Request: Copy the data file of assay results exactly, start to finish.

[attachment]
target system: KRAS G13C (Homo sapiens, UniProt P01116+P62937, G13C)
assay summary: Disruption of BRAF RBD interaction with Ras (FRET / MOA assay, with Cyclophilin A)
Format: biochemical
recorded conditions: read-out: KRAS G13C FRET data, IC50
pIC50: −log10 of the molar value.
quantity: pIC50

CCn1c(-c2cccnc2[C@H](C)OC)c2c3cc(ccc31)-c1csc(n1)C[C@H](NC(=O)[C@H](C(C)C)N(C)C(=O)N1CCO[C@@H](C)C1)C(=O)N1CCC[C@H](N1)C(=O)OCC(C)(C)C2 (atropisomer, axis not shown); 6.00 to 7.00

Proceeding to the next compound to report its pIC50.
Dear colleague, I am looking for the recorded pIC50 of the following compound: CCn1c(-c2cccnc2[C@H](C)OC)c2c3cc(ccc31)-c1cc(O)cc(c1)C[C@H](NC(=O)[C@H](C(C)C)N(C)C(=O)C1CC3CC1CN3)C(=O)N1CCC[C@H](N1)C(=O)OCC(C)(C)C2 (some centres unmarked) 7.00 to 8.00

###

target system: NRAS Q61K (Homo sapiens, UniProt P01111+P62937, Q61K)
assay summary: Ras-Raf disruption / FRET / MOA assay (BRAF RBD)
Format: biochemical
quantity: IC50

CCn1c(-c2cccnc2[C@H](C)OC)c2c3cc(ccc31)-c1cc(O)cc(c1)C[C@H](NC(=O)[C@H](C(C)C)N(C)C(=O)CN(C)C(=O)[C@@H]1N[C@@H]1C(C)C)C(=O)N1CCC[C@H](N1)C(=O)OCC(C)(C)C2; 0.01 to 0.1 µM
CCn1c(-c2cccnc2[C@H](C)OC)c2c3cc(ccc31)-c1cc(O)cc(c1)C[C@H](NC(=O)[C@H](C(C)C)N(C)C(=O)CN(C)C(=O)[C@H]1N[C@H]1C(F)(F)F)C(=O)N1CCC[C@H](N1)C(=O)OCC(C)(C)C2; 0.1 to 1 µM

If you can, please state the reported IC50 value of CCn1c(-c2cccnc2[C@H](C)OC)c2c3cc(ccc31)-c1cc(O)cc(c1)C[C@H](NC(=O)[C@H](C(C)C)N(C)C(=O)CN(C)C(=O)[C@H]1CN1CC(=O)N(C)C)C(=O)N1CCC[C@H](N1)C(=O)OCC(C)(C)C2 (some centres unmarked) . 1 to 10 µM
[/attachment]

target system: KRAS G13C (Homo sapiens, UniProt P01116+P62937, G13C)
assay summary: Disruption of BRAF RBD interaction with Ras (FRET / MOA assay, with Cyclophilin A)
Format: biochemical
recorded conditions: read-out: KRAS G13C FRET data, IC50
pIC50: −log10 of the molar value.
quantity: pIC50

CCn1c(-c2cccnc2[C@H](C)OC)c2c3cc(ccc31)-c1csc(n1)C[C@H](NC(=O)[C@H](C(C)C)N(C)C(=O)N1CCO[C@@H](C)C1)C(=O)N1CCC[C@H](N1)C(=O)OCC(C)(C)C2 (atropisomer, axis not shown); 6.00 to 7.00

Proceeding to the next compound to report its pIC50.
Dear colleague, I am looking for the recorded pIC50 of the following compound: CCn1c(-c2cccnc2[C@H](C)OC)c2c3cc(ccc31)-c1cc(O)cc(c1)C[C@H](NC(=O)[C@H](C(C)C)N(C)C(=O)C1CC3CC1CN3)C(=O)N1CCC[C@H](N1)C(=O)OCC(C)(C)C2 (some centres unmarked) 7.00 to 8.00

###

target system: NRAS Q61K (Homo sapiens, UniProt P01111+P62937, Q61K)
assay summary: Ras-Raf disruption / FRET / MOA assay (BRAF RBD)
Format: biochemical
quantity: IC50

CCn1c(-c2cccnc2[C@H](C)OC)c2c3cc(ccc31)-c1cc(O)cc(c1)C[C@H](NC(=O)[C@H](C(C)C)N(C)C(=O)CN(C)C(=O)[C@@H]1N[C@@H]1C(C)C)C(=O)N1CCC[C@H](N1)C(=O)OCC(C)(C)C2; 0.01 to 0.1 µM
CCn1c(-c2cccnc2[C@H](C)OC)c2c3cc(ccc31)-c1cc(O)cc(c1)C[C@H](NC(=O)[C@H](C(C)C)N(C)C(=O)CN(C)C(=O)[C@H]1N[C@H]1C(F)(F)F)C(=O)N1CCC[C@H](N1)C(=O)OCC(C)(C)C2; 0.1 to 1 µM

If you can, please state the reported IC50 value of CCn1c(-c2cccnc2[C@H](C)OC)c2c3cc(ccc31)-c1cc(O)cc(c1)C[C@H](NC(=O)[C@H](C(C)C)N(C)C(=O)CN(C)C(=O)[C@H]1CN1CC(=O)N(C)C)C(=O)N1CCC[C@H](N1)C(=O)OCC(C)(C)C2 (some centres unmarked) . 1 to 10 µM